“What’s all the fuss?” asked my mom when I insisted that she throw away her favourite “non-scratch”, “antibacterial” kitchen sponge.
What’s the fuss indeed. Why is there so much interest in this unassuming piece of cleaning tool that we usually buy as an afterthought?
I did some reading and here’s what I found :
1. Traditional sponges are not biodegradable
Parts of traditional sponges (usually, the green scrubby bits or in some cases, the entire netted parts or padding) are made from polyester, nylon, or some other petroleum-based product. Because they are plastic-based, they are not breathable and start to grow mould, smell and break apart after a while. In the meantime, they are shedding micro-plastics into our waters every time we wash our dishes and we (and our marine life) are ingesting those particles. When we finally dispose of them, since they are not biodegradable, they will sit in our landfills for hundreds & hundreds of years.
2. Traditional sponges are not exactly sanitary
Ironically, kitchen sponges are even less sanitary than your toilet bowl. In fact, scientists have recommended that you sanitise them daily, and throw them away weekly - that’s 52 sponges thrown away a year! There are articles about sponge cleaning hacks e.g. soaking them in chlorine bleach, microwaving them etc but I honestly don’t feel good about any of these options so have not tried.
3. They are chemically-laden
Synthetic sponges typically contain chemicals to repel bacteria & odours. Sponges that claim to be ‘antibacterial’ or ‘odour-free’ are usually soaked in Triclosan - which is an antibacterial, anti-fungal agent classified as a pesticide. These chemicals cannot be removed by water treatment plants and hence flow into our waters, contaminating them & harming our water ecosystems.
So now that I’ve made my mom get rid of her kitchen sponges, what other alternatives are there for a greener, more sustainable way to wash her dishes?
Tawashi Scrub Brush
Originating from Japan as a vegetable brush (for scouring dirt off those carrots!), this is a stiff brush made from coconut husks. The bristles are durable & work very well to easily scrub off encrusted bits of food in cast iron pans, and dinner dishes. Con : it may scratch some surfaces of fine china or glassware, and I would be a bit careful with non-stick surfaces.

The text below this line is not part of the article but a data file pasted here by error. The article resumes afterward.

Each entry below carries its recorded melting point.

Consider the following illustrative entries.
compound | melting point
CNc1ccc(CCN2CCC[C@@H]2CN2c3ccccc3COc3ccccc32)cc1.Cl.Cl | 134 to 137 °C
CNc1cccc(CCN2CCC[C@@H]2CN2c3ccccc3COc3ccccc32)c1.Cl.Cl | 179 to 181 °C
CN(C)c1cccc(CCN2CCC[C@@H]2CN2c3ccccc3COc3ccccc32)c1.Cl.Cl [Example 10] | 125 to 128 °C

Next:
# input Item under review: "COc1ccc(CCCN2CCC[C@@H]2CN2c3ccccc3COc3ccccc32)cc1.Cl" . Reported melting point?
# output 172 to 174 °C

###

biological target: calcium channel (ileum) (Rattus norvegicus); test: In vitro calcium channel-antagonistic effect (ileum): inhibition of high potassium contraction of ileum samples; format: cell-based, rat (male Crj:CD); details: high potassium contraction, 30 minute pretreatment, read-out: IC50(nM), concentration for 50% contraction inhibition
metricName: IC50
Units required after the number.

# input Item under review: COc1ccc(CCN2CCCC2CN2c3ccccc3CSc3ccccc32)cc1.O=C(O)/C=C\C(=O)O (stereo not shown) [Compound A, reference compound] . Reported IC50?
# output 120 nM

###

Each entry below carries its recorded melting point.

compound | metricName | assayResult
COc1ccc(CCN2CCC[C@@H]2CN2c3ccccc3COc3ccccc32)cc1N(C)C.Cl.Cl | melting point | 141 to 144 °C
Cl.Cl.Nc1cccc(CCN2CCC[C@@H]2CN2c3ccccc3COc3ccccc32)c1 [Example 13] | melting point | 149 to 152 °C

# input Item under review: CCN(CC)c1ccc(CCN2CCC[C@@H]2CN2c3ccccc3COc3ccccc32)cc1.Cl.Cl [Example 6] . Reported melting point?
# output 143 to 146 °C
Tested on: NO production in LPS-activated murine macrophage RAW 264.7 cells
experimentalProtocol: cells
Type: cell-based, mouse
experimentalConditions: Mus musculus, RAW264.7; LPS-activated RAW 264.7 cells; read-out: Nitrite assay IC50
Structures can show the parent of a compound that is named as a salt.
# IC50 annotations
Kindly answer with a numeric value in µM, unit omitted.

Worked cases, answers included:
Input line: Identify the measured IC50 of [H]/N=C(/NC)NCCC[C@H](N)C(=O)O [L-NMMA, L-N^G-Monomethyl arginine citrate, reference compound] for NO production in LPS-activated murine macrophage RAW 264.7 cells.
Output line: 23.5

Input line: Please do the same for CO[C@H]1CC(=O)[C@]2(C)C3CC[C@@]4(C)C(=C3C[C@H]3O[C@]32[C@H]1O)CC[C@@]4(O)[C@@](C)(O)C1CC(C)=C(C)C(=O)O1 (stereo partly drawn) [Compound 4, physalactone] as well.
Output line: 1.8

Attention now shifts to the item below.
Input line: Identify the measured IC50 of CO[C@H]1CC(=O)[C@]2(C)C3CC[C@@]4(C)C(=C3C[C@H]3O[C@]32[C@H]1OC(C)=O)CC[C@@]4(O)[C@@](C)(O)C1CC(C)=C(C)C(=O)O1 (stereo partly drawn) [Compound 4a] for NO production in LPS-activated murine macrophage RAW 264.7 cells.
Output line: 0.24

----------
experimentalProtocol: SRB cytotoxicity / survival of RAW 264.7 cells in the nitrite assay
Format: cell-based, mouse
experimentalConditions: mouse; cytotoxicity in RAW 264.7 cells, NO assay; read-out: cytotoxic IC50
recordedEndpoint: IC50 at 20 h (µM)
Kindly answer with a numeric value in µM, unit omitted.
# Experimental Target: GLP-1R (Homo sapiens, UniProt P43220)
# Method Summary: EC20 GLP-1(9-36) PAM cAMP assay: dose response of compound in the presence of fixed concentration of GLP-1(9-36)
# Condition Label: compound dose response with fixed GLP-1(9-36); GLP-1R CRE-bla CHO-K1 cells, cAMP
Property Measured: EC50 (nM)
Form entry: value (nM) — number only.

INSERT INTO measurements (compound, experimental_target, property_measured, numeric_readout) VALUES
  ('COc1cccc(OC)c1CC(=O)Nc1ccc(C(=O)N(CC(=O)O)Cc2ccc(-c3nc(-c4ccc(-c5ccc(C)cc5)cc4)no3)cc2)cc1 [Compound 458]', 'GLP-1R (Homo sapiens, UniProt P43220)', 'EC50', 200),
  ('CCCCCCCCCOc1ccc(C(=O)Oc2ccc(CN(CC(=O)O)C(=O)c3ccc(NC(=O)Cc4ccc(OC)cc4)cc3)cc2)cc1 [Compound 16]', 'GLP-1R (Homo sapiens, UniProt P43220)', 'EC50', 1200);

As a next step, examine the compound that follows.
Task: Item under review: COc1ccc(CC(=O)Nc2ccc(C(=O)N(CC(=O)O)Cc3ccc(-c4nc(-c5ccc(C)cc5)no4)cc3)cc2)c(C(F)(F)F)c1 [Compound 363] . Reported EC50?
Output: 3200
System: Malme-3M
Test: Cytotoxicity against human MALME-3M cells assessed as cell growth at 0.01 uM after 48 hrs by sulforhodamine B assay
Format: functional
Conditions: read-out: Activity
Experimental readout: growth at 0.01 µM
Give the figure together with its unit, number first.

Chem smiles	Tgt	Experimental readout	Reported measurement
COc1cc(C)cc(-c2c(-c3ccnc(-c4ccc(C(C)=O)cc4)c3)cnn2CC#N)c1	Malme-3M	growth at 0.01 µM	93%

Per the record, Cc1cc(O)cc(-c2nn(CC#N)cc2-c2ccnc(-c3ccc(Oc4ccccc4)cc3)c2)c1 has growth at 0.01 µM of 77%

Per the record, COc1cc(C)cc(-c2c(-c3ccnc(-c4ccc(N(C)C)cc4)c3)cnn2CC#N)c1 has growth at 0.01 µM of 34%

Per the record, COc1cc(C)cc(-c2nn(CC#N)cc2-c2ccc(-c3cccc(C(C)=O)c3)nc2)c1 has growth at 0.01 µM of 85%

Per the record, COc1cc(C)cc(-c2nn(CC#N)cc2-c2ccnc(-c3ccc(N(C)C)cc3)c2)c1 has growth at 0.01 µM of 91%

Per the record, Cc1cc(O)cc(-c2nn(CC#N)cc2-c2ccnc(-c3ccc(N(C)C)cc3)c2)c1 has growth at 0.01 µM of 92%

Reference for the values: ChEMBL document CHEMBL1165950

Dish Rags / Wash cloths
These are the ultimate multi-purpose cloths - they are thin, machine washable, dry quickly and can be frequently laundered & dried to keep bacteria away. You can purchase commercially available ones or you can simply cut up your old towels, clothes, aprons etc, serge the ends to keep them from fraying and use them. Tip - do stick to natural fibres such as cotton, linen or hemp. Con : using a dish cloth to do the dishes does get some getting used to.
These 100% plant-based sponges come from the loufa plant - some even come in a full-sized so you can chop it up to the shape / size that you need! Biodegradable, compostable, and a natural alternative.
For those who are used to the thickness of a sponge, here are some eco-friendly, reusable sponge alternatives.
Some are sewn with an outer covering like cotton, terry cloth, or jute or padded with cotton flannel to give it the sponge-like feel.
Others are hand crocheted or knitted using natural fibres, e.g. my popular Super Squishy Hemp Sponge which is handmade entirely of 100% pure hemp twine that is naturally anti-bacterial & biodegradable.
Best of all, reusable sponges can be washed and dried regularly to keep bacteria away. Con : it may not scrub off blackened food-encrusted bits very well; so personally I use a combination of a hemp sponge and a metal coil scrubber (which I plan to upgrade to a tawashi brush when it wears out!)
To end, non-traditional sponges may take some getting used to, after all, they are made from a different natural material than synthetic sponges and may not have that familiar ‘spongy’ feeling. Some alternatives may produce less lather, or may require more “elbow power” to clean dishes; but as with all changes, an open mind and some time will ease the transition process.
Most kitchen sponges are made of cellulose (natural fibres). However, the scrubby part is typically made of polyester or nylon. These materials are neither recyclable nor biodegradable and are made from nonrenewables such as oil and gas. Nuff said. Those sponges have a huge carbon footprint, and will sit in your landfill for centuries. Instead of contributing 52 sponges to your landfill every year, or bathing your sponge in intoxicating amounts bleach, how can you keep your kitchen clean without adding to landfills or using toxic chemicals?
(Extracted from : https://mamaeco.com/eco-friendly-alternatives-to-sponges/)